The Spare Food Co., New York, has developed Spare Starter for the foodservice industry, with plans to expand into retail. Spare Starter is a value-added culinary ingredient formulated from six vegetables and a proprietary spice blend. It includes parts of vegetables, such as leaves and stalks, which are nutritious but more typically trimmed and discarded.

The Supplant Co., New York, is producing more sustainable ingredients from the “forgotten half of the harvest.” The company uses the fiber-rich parts of plants that don’t typically make it into food to create sugars from fiber, which are said to cook, bake and caramelize like traditional sugar. The ingredient has fewer calories than cane sugar, a low glycemic response and the benefits of a prebiotic.

The company also has a “grain and stalk flour,” that is from both the grain and stalk of the wheat plant, with the latter usually going to ruminant animal feed. The flour performs in baked foods, pasta and other flour-based products, maintaining texture and taste while offering fewer calories and more than six times the fiber of regular wheat flour, according to the company.

Seeductive Foods, Jacksonville, Fla., produces clean label vegan cheeses formulated from regenerative hemp and upcycled pumpkin seeds. They are free from added gums, starches and tropical oils that are often found in plant-based cheese alternatives and rely on vegan lactic acid bacteria to produce a cheese-like flavor.

Replacing chemicals with plants

Some emerging plant-based ingredients provide functions to food and beverage systems that previously came from chemical-sounding ingredients. Florida Food Products LLC, Lake Mary, Fla., offers a rice bran extract ingredient to replace starches, gums, phosphates and carrageenan in meat and alternative meat products. It enhances juiciness, flavor and texture, while keeping labels clean, according to the company.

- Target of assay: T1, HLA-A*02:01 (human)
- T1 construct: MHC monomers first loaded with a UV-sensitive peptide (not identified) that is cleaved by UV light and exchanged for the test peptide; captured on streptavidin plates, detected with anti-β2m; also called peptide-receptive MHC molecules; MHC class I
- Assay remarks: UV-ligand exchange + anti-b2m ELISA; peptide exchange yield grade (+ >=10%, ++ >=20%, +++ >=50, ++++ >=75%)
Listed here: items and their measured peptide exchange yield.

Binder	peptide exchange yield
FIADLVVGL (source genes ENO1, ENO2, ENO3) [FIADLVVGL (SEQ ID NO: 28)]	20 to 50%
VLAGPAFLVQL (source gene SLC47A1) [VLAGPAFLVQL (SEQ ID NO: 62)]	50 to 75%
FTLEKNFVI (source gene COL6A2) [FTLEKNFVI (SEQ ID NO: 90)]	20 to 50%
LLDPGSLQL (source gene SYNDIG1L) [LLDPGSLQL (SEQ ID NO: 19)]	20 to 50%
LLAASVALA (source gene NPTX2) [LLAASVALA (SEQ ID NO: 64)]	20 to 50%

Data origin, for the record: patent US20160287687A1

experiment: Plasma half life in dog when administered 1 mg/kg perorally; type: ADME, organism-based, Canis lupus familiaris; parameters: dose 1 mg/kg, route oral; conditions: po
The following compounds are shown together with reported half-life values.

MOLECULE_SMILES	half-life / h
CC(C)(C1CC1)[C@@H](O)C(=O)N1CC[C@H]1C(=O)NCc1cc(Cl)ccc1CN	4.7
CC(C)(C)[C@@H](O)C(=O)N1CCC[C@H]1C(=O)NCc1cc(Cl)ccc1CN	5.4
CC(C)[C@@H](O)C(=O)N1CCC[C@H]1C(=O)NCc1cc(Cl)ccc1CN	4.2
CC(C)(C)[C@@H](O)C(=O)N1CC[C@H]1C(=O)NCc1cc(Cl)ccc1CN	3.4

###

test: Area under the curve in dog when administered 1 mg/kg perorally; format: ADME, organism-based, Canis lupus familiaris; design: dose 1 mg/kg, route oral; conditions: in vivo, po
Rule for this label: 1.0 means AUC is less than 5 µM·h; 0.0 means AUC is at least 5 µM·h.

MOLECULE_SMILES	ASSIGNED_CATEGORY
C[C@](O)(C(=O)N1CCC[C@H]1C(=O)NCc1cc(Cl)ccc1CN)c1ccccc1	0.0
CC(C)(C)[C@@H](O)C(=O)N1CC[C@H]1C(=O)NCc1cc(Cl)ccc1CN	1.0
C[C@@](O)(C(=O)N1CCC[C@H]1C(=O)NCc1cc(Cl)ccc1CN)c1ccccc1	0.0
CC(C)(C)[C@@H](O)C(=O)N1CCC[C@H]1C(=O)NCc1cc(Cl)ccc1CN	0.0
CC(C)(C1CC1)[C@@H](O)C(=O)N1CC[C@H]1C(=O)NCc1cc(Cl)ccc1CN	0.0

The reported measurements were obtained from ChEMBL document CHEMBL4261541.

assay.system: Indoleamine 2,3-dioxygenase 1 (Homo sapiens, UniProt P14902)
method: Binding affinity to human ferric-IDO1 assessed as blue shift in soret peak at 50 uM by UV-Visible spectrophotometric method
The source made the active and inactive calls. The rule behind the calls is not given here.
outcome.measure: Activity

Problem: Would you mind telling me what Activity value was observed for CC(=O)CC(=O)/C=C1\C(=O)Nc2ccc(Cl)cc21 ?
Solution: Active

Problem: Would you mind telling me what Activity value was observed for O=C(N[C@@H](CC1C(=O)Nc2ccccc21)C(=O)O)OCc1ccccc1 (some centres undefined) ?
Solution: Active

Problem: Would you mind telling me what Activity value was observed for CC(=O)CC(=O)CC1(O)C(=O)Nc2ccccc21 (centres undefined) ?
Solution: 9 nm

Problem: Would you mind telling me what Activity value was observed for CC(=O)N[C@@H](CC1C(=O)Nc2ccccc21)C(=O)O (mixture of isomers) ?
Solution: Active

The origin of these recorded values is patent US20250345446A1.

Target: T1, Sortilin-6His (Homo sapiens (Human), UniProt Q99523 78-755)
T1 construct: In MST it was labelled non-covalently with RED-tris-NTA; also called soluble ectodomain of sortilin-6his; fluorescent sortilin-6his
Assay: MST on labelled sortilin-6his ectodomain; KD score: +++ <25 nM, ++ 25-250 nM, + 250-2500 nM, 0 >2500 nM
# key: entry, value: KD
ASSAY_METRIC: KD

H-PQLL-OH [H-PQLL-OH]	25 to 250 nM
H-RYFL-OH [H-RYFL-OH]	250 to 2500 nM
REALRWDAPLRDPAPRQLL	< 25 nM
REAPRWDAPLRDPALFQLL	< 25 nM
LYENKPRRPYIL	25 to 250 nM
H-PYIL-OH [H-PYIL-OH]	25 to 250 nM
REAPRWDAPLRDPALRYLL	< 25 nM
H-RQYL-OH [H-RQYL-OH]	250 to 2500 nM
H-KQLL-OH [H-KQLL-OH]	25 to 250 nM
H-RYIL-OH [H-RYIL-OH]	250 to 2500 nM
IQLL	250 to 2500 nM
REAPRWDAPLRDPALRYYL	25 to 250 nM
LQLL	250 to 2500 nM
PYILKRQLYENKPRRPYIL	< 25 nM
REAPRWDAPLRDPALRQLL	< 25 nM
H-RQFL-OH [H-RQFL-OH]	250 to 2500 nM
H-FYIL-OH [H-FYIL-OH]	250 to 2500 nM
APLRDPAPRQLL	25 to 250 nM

“Rice bran naturally contains inositol phosphates, the plant storage form of phosphate,” said Jason Reicks, vice president of market development. “We optimized the utilization of this product to create a natural functional ingredient that allows manufacturers to ditch undesirable ingredients and create a new generation of clean label products.”

Chinova Bioworks, Fredericton, New Brunswick, upcycles the stems of white button mushrooms into a preservative that may be added to select foods. The ingredient has broad-spectrum protection and is effective at inhibiting growth of bacteria, yeast and mold, the company said.

“The process is similar to how most plant fibers are naturally extracted,” said Natasha Dhayagude, chief executive officer. “It involves drying the mushrooms, grinding them and then using heat and water to purify the fiber from the stems. The minimal and eco-friendly processing helps deliver a natural mushroom fiber that improves the finished product’s quality, freshness and shelf life.”

Looking out to sea

While oceans are one of the most regenerative food systems on earth, they often are overlooked as being part of the food system. That notion is changing. Many sea-grown plants are sources of complete proteins, vitamins, minerals and other nutrients, including omega-three fatty acids.

Kelp, for example, lends a meaty density to prepared meals when used in small amounts. It is also a flavor-building tool that provides salinity and rich umami notes.

Atlantic Sea Farms, Portland, Maine, uses sustainably grown kelp in its Sea-Veggie Burgers, which come in basil pesto and ginger sesame varieties. Kelp is the No. 1 ingredient in the vegan, gluten-free frozen patties. They also contain chickpeas and pea protein, among other ingredients.

Brooklyn, NY-based Akua also has a kelp burger. Olive oil, cremini mushrooms, pea protein, black beans and quinoa are other key ingredients. Kelp and mushrooms bring umami to the burger, without a “fishy” taste, according to the company.

While scientifically not a plant, mycelium, the vegetative growth form of filamentous fungi, are characterized as being “plant” for the simple reason they are recognized as vegan. Mycelium are also on the fast track of being recognized as a nutrient-dense food to help address world hunger, promote health and support a regenerative food system, according to a paper published on Dec. 6, 2023, in the Journal of Agricultural and Food Chemistry. The research showed mycelium provides an opportunity for the development of nutrient-dense foods with desirable flavor and texture characteristics, said the lead author, Roberta Holt, associate professor, Department of Nutrition, University of California – Davis.